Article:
CXO

Network+ study guides: Which one is the best?

With the scores of study guides available for the Network+ exam, choosing the right one can be daunting. Don't fret. Now that Erik Eckel has shown you what to study, he's ready to recommend the best book to help you master the material and pass the exam.


If you've tried to select a Network+ study guide, you know that there are many to choose from. There are so many Network+ resources, in fact, that I found more than I could count on two hands. With all those choices, trying to pick out the best one can prove irksome. However, I have discovered that four Network+ study guides are particularly useful. I chose them based on the quality of the following elements:
  • Content
  • Graphics and diagrams
  • Sample practice exam(s)
  • Study questions

The four finalists are, in alphabetical order:

I'll explain why I think these are the cream of the crop, and then I'll tell you my top pick.

Read Erik’s Network+ study lists
"The Network+ exam: Your first list to study" "The Network+ exam: Your second list to study"

Coriolis' Network+ Exam Cram
Long a bread-and-butter tool for IT professionals seeking IT certification, the popular Exam Cram line lives up to expectations when it comes to Network+. You’ll find several Exam Crams, in fact, dedicated to the Net+ exam.

One follows the traditional Exam Cram format, while another title, Network+ Practice Test Exam Cram, consists entirely of sample exams. My preference is to work with electronic simulations only. Thus, the Network+ Exam Cram (non-Adaptive version) is the title to get if you go the Exam Cram route.

This title is like most in the Exam Cram series. You’ll find the nuts-and-bolts exam content covered, helpful exam alerts, average graphics and diagrams, and a collection of sample questions at the end of each chapter. There’s also a sample test at the end. Add in the fact it’s got the best removable cram sheet of the group, and it’s a book well worth its $29.99 cover price. But alas, there’s no CD-ROM.

Microsoft Press' Network+ Certification Training Kit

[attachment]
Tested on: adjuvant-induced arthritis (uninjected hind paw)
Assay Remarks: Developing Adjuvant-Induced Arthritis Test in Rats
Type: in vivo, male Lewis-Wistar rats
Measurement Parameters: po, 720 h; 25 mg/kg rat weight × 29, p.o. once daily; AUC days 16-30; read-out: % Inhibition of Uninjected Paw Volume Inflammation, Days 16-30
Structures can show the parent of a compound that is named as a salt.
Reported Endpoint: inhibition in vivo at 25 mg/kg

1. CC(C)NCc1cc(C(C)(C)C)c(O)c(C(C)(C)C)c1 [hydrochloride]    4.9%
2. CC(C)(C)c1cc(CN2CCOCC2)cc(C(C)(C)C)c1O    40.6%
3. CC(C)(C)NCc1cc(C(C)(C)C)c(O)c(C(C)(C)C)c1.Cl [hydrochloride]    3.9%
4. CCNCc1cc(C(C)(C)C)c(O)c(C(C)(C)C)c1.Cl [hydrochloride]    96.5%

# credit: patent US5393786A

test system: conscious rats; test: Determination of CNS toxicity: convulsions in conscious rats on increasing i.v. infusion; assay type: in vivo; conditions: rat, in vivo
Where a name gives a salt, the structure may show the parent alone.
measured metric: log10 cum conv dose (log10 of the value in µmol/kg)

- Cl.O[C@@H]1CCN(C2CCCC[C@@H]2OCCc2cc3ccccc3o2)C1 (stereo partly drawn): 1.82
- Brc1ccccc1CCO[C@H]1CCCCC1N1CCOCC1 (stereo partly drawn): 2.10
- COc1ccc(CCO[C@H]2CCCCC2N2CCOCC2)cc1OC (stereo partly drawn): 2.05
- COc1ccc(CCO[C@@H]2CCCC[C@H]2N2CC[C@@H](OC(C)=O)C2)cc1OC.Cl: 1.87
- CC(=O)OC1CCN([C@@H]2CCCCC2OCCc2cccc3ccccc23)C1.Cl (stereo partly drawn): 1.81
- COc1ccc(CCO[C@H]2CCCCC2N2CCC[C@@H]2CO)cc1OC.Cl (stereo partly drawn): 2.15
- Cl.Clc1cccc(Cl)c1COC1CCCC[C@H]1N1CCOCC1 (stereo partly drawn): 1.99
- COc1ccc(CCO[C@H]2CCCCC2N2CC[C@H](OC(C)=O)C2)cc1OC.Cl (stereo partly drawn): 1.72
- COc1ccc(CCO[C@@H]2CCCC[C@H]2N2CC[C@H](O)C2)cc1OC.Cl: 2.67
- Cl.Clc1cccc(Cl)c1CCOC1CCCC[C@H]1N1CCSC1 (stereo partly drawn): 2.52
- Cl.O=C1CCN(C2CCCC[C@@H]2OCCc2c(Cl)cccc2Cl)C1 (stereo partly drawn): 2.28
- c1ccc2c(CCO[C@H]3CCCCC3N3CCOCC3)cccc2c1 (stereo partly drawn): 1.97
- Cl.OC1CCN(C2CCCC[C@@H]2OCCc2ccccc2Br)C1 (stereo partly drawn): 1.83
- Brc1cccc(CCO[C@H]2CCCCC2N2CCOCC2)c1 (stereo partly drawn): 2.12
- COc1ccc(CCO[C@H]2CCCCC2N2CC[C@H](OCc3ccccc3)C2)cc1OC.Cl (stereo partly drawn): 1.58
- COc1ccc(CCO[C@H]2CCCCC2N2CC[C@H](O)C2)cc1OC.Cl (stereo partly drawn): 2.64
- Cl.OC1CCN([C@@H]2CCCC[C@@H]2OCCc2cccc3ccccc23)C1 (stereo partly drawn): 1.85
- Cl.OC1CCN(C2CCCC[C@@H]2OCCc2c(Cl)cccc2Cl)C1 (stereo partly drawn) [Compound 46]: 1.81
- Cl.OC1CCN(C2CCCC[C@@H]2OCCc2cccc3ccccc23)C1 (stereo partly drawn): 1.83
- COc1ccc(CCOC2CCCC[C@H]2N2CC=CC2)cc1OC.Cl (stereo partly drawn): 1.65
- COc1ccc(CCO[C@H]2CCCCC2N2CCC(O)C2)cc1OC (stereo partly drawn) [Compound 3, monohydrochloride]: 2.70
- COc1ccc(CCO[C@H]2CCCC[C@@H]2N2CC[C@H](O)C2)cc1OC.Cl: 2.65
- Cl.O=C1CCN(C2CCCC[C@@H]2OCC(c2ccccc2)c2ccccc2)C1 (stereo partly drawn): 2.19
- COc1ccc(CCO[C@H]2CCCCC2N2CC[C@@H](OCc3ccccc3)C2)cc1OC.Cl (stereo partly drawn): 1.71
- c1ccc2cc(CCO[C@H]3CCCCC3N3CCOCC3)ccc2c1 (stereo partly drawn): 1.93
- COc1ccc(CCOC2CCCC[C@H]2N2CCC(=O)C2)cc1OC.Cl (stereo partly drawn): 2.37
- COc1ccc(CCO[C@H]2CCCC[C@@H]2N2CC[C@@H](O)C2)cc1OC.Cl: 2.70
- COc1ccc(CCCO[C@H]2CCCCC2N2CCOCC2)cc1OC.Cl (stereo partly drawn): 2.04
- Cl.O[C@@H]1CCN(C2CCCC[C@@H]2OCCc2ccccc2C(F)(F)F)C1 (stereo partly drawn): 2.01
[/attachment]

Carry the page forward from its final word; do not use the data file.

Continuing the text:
The Microsoft Press selection is similar to the Sybex text below in that both offer a more well-rounded experience. Neither of these two titles focuses on just the knowledge required to get you through the exam. The benefit of this is that the Microsoft Press and Sybex books will serve you long after your paper certification yellows on the wall, because they both make great reference books too.

Microsoft Press’ Network+ Certification Training Kit covers all the material you’ll likely find on the exam, and then some. Graphics, diagrams, and illustrations are a step above Coriolis’, and the included lessons and exercises make you stop and apply the topics you’ve just read about.

At $59.99, it’s the priciest of the lot. In its defense, it’s also the largest, at more than 600 pages.

Like the Sybex and New Riders books, the Microsoft Press version includes the entire contents of the book in electronic format on an accompanying CD-ROM. Unlike the New Riders and Sybex texts, Redmond’s Network+ guide doesn’t include practice questions, electronic flashcards, or a simulation exam. You will find video demonstrations and an eBook copy of Microsoft’s Encyclopedia of Networking though. Not a bad trade-off on the reference front.

New Riders' Network+ Certification Training Guide
For some reason, I usually don’t jump at New Riders’ books when selecting an exam aid. That’s changing. I found much to like in the Network+ Certification Training Guide.

New Riders uses notes in page margins to solidify concepts and to remind you of important clarifications. I found numerous sidebars that proved helpful.